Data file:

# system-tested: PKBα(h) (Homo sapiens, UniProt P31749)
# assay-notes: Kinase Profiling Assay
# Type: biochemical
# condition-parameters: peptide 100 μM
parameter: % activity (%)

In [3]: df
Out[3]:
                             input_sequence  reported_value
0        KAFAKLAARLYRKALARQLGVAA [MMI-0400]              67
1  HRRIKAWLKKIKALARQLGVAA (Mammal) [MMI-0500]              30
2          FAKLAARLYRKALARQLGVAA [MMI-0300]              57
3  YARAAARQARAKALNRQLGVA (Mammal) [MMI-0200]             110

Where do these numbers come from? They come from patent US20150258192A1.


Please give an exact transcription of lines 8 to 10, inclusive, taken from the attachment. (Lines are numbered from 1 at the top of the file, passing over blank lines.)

                             input_sequence  reported_value
0        KAFAKLAARLYRKALARQLGVAA [MMI-0400]              67
1  HRRIKAWLKKIKALARQLGVAA (Mammal) [MMI-0500]              30